A comment in the Daily Herald states that Dutch Second Chamber Member Andre Bosman is sticking to his guns regarding the draft law to regulate the admittance of persons coming from Curaçao, Aruba and St. Maarten as residents in the Netherlands (see related article). While he showed courage to come and defend his intentions in front of a crowd that included many people from the Caribbean, the VVD parliamentarian is sadly out of touch with reality. After all, most of the so-called “Antillean problem youngsters” creating a nuisance in major cities by now actually were born in the Netherlands, so this draft law is rather late to begin with, if nothing else. An added complication is that the requirements also would apply to the overseas special entities Bonaire, St. Eustatius and Saba, which goes totally against the existing tradition of seamless human traffic within the former Netherlands Antilles that has contributed over the years to extensive family and business ties.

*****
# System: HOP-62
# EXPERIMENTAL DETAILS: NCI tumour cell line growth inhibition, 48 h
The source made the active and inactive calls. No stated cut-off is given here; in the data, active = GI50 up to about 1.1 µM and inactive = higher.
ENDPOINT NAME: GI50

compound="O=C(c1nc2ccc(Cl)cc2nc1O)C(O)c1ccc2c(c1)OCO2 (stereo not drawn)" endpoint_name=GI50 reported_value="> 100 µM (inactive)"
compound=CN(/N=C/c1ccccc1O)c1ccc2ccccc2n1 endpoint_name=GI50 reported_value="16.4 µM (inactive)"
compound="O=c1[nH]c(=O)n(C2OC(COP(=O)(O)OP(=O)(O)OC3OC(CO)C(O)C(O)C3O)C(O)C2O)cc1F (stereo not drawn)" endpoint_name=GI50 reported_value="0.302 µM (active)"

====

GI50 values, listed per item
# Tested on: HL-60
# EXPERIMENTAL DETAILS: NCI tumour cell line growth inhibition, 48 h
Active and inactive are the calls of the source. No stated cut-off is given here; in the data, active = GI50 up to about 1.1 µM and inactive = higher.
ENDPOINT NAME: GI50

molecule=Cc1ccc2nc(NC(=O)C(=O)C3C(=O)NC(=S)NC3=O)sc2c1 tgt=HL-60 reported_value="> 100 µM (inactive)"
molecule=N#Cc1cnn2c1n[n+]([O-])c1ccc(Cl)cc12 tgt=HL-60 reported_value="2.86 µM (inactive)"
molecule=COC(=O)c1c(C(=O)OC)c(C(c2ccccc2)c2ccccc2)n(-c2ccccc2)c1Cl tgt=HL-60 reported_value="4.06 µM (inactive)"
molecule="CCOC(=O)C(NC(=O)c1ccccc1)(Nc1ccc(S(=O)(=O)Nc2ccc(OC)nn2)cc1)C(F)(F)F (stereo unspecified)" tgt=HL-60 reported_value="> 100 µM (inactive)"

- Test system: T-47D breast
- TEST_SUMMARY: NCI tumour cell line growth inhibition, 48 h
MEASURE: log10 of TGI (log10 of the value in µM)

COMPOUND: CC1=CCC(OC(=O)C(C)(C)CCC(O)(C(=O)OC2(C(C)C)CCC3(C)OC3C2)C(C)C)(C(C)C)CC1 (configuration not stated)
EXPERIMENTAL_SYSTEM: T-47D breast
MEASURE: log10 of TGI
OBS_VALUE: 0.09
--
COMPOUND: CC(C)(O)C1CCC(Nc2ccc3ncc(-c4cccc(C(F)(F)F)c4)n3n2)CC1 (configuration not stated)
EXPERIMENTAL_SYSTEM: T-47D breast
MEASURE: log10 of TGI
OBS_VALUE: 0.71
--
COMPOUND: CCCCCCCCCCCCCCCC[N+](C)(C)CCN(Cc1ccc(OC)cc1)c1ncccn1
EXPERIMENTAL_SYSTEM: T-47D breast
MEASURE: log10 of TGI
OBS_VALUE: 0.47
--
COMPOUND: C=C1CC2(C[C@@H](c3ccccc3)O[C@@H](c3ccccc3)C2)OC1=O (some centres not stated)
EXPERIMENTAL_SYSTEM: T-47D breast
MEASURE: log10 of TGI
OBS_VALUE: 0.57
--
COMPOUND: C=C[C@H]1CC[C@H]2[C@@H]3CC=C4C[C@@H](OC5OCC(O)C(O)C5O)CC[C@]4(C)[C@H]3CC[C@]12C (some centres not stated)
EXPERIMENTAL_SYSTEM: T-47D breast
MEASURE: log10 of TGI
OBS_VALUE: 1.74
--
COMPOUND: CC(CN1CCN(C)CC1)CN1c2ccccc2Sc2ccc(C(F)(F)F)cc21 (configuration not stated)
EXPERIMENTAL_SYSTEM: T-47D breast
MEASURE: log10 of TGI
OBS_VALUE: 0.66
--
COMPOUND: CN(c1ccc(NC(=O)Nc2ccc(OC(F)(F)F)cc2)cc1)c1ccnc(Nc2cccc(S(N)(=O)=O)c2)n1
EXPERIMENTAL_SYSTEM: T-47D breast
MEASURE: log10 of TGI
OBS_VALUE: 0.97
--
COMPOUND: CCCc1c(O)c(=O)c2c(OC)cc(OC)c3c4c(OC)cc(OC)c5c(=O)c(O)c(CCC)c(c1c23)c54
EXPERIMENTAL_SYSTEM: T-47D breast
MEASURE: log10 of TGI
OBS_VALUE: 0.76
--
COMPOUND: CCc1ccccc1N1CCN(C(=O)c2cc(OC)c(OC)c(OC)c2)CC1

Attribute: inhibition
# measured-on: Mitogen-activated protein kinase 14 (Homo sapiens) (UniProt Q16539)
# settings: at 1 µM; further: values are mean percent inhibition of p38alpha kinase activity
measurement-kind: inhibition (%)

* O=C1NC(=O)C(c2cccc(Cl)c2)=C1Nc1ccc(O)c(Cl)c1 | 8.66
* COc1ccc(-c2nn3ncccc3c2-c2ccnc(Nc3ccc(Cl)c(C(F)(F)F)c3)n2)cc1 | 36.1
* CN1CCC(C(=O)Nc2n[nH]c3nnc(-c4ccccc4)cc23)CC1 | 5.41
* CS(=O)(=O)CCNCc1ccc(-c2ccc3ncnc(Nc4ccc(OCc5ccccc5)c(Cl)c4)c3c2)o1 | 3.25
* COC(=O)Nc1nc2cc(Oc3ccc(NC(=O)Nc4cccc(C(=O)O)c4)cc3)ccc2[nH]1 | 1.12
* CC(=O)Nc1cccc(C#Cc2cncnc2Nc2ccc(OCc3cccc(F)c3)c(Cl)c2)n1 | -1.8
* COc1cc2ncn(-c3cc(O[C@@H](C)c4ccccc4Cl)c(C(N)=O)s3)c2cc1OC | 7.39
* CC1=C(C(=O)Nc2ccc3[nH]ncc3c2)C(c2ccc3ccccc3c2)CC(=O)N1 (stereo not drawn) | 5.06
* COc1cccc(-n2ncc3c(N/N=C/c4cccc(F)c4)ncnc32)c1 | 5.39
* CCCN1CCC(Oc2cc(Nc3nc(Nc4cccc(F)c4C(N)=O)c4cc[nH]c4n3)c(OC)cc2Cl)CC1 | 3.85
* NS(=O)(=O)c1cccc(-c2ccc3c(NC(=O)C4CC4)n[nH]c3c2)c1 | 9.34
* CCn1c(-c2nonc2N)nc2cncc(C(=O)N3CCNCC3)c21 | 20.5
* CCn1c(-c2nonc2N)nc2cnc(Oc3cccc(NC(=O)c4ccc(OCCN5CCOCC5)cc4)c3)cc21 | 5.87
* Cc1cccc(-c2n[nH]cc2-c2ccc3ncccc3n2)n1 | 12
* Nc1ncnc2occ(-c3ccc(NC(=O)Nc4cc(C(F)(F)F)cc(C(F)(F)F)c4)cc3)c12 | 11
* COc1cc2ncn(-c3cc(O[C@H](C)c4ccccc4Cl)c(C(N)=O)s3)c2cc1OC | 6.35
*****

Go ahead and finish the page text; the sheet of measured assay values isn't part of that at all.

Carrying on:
Bosman may have a point that the overseas kingdom partners never showed much interest in discussing a mutual arrangement on this issue. The truth is, however, that neither local politicians nor their voters want any restrictions. They rightfully argue that all Dutch passport holders should receive the same treatment, regardless of where they are from. This view has been supported so far by the Council of State as well as the European Court on various occasions. Nevertheless, to truly end these repeated attempts at making it more difficult for their citizens to migrate to the Netherlands, the governments in Willemstad, Oranjestad and Philipsburg should consider seriously also removing the few limitations that still exist for European Dutchmen wanting to establish themselves on the islands. Once such a system of complete reciprocity is in place and truly free movement within the entire kingdom has been achieved, this recurring nightmare – whether named Bosman, Verdonk or Hirsch Ballin – finally can be put to bed.